The API Family Pride Evening Of Celebration
by Belinda Dronkers-Laureta on May 11th, 2016

Keeping Families Together

The Asian And Pacific Islander Family Pride Blog

May 25, 2012

The API Family Pride Evening Of Celebration


Next week Saturday is our 8th Annual Family Presentation Banquet. Each year we grumble about the time and effort it takes to organize it, but in our heart we know it is worth it. Each year too, we know we can count on our community to form an amazing corps of volunteers who help make the evening so special. Nobody gets paid, all give of their talents and time: coordinators, set-up people, photographer, videographer, sound and light man, Master of Ceremony. It is heartwarming.

Talented Artists Come To Brighten The Evening

Each year we benefit from the talents of people who love their art. Almost all have day-jobs to pay the bills, but love this other thing in their lives. This year the Parangal Dance Company is again performing at our Banquet. Parangal is ten or so people who want to pay tribute to their Philippine heritage by preserving and promoting ethnic attire, music and dance. They performed at the San Francisco Ethnic Dance Festival and Mayor Ed Lee’s Inauguration. They are fantastic.

Also back this year is Brian Palac who sings. Actually, he does more than sing, he acts and he dances. His string of credits is impressive and long, but we do want to mention that he was Roger in the musical RENT. For those who believe that today’s youth leaves lots to be desired compared to previous generations, this year we have two performers who contradict that notion. Lindsay Chan and Cameron Jang are high school students who play string instruments; Lindsay plays the violin and Cameron the Er-hu, the Chinese two-string violin. Both have been playing their respective instruments for seven years and when they play and you close your eyes you’d think seasoned professionals are up on that stage.

Honoring Special Families, Special Children

Of course, the evening revolves around honoring those special families who, though surrounded by deep-rooted homophobia, still embrace their LGBT children.

This year a Japanese FTM Transman honors his family “who stood by me through the darkest times in my life, and giving me nothing but love. When I decided to transition, they were there and never turned their back on me.”

A transgendered Chinese MTF remembers her 91 year-old, Chinese born grandfather. “When I first transitioned, I thought I had lost my family forever. But when I finally faced them again, my grandparents accepted me with open arms. My grandma even told me that I looked beautiful.”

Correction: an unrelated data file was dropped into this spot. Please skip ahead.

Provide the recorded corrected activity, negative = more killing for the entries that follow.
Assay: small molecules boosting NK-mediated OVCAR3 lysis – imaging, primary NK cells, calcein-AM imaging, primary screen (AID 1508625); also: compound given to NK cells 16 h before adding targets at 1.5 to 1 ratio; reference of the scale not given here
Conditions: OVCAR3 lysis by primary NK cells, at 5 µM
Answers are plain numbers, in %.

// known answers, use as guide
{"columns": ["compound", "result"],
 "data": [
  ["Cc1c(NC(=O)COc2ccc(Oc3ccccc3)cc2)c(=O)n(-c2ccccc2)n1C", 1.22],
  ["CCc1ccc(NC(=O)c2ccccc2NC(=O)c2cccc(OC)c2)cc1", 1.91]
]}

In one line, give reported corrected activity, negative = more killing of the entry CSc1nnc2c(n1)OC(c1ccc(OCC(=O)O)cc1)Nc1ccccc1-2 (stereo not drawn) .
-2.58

A Japanese gay man is proud to honor his parents. “My parents’ love and support have been constant and unconditional. So when I finally came out of the closet to them and my sisters at the age of 56, their love and support did not alter. My prayer is that other API LGBT people and families will experience the same love and grace in their lives that I have received from my wonderful family!”

In near referential terms, a Korean lesbian pays tribute to her mother writing that when she came out, her mother went “from denial to reluctant acceptance and finally even loving my partner as her own child.” For us, her most telling testimony came when she wrote: “. . . the most challenging aspect has been embracing who I am in front of friends and relatives. On a recent trip to Korea, my mother told me that she had “come out” as having a gay daughter. I felt so proud and happy for her. . .”

A Filipino gay man honors his father: “My Dad, my rock, my mentor, my confidant.” The father struggled when the son first came out, but then: “. . . my Dad broke through his own prejudices to fully accept who I am, going so far as to let every relative know how proud he is of his gay son.”

We take a deep breath in awe of such moving tributes to families who embody that hallmark of Asian virtues: Family is first.

Belinda and John Dronkers-Laureta are board members of Asian & Pacific Islander Family Pride

Leave a Reply